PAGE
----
No unsightly white clumps on finished chocolate cake.  Smoothest release imaginable.

The thing I always forget about this recipe is that it requires a minimum of three bowls.

Here we see Jessmonster’s hope chest in action.  It’s more cupboard, really, and obviously nothing is being saved.  It’s more hope than chest, as in, “I hope this cake turns out because wouldn’t it just kill you if a previously successful recipe fails during photo-documentation?”  Over the years (since I moved out of the dorms senior year of college, although I had some random things before that, too) I’ve acquired a nice hope chest.  Some things from my parents, some things I got myself.  Every girl needs a 9-speed mixer.  And 2 different box sets of Pyrex.  And enough spatulas to serve each bowl.  These are necessities, as I see it.

I invariably mix the dry ingredients in the largest bowl and then have to downgrade them (I think I need more bowls).  They forgive me, generally.  Clockwise from top we have our dry ingredients, our chocolate & boiling water, our sour cream, our butter/sugar/vanilla mixture. Just waiting to be turned into…

Lovely blend of sour cream and chocolate.  From this point on, my fingers were too dirty to photo-document.   Let us fast-forward to…

At which point I abandoned the cake to its cooling, wrote my earlier post,  and left for work.  I am currently decimating this:

The whipped cream has a bit of sour cream and a touch of sugar, to tang it up and balance out the tang.  I don’t know, that’s what America’s Test Kitchen told me to do.  Come on over and I’ll give you a slice, the cake is HUGE.  I’m wishing for a mini bundt pan like Bee for non-occasions such as this.  It will feed a crowd.  It has.

Bee and I have a new something. We’re sending recipes back and forth and documenting it. Months will be themed, starting next week with pies/tarts/pastries, but this inaugural joint week is that standby, the Chocolate Sour Cream Bundt Cake from America’s Test Kitchen (you can get the recipe online if you do the free trial membership). I must run to work, and I just had enough time to whip the cake from the oven and scarf a sandwich and upload the pictures (but not to flickr yet) so I will be back this evening. With photos and the full story and a piece of cake to eat.

“Don’t you ever feel like, what if the world really is messed up?  What if we could do it all over again from scratch?  No more war.  Nobody homeless.  No more summer reading homework.”

“I’m listening.”

Admit it.  You’re wishing you were reading The Sea of Monsters with me right now, Wikipedia at the ready to look up all the names and classical references.

You also wish that, like me, you had spent the morning volunteering at the book sale and picking up random titles in spare moments.  You wish you were the proud owner of Daughter of Time for $1 (yes!).  Or the Penguin Russian Cookery for 50 cents (that one’s to give away).  Or Saucepans & the Single Girl, a “swinging cookbook” which is “guaranteed to do more for the bachelor girl’s social life than long-lash mascara or a new discotheque dress.”  Watch out Bronwen, I might be sending you recipes from here, especially as both authors (one delightfully named Jinx) hail from your current academic institution.  Did you know that “degrees in English qualify one for a limited realm of responsibility in the business world – usually confined either to preparing the coffee for the office staff or watering the rubber plant”?  Why am I not getting paid to water the rubber plant?  Copyright 1965, naturally.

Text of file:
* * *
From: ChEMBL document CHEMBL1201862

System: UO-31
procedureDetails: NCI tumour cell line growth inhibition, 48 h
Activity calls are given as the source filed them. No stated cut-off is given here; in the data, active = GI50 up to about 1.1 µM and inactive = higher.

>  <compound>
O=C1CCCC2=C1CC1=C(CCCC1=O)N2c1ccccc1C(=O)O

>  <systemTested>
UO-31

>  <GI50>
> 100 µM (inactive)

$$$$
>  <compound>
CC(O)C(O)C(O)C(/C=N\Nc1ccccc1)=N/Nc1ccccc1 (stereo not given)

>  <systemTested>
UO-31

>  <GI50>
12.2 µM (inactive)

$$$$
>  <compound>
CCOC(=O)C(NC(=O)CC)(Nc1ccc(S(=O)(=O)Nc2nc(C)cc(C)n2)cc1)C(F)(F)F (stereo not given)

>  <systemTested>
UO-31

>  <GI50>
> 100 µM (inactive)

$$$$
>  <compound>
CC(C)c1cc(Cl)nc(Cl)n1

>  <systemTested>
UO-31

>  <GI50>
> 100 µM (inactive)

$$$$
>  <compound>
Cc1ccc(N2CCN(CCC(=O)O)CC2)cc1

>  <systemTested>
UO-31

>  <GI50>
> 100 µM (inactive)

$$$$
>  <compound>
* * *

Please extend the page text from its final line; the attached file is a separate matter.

I also recently acquired from the library discards a gem of a title called Building Your Home Life (the revised edition, but of course, copyright 1966) which is “as new as tomorrow in its contents and ideas and in its consistency with currently accepted approaches to learning.”  It’s lofty goal is to help prepare early-adolescent students for “an effective personal and family life.”  I might have to do a whole series of posts on this puppy, because every page is chock full of goodness.  For instance, did you know that “a lively barn dance is fun and frolic”?  My goodness, it’s been far too long since I’ve been to a good frolicsome barn dance!

With the exception of The Wednesday Wars (awesome, awesome, awesome) I haven’t met a book I loved in a while.  Okay, in a week or so.  But still!  I’m plugging through The Nature of Monsters because I want to know what will happen – but honestly, I don’t care about Eliza, or Mary, or anyone.  The details are riveting and I often feel like I’m in the room with them, but that’s always followed by an “eww” reaction because it’s 1718 and things are grimy and sweaty and there’s always at least one character who’s under the weather.  There’s lots of vomiting, and nightmares, and icky men.  A boatload of unsympathetic supporting characters – there has only been ONE exception to this and I’m almost done.  So, while I’m going to finish it, I won’t recommend it unless you want to feel like you’re an indentured servant in 18th century London, okay?

In the car I still have The History of Love, and things were going well, I was enjoying the old guy voice of Leo, but then we got to Alma…who sounds like she ought to be reading chick lit or the peppier kind of YA.  She does a terrible fake British accent for her mother’s voice, and forgets to switch back to American teenager until halfway through the next sentence of narrative.  Ugh.  I don’t particularly care about the characters, either, although I do think I’ve gotten further than last time.  Perhaps I need to switch back to the book.  Especially since three other people have it on hold and there’s only this one copy.  But I don’t have a back-up car book yet!  So I’ll give it a bit longer.

But The Wednesday Wars.  I think it was even better than his first, Lizzie Bright and the Buckminster Boy.  It felt very balanced – plot, characters, humor, sadness, pain, joy.  There’s plenty of Shakespeare, a great teacher, rats on the loose, cream puffs, and the feeling that you’re in 7th grade again.  But in a good way.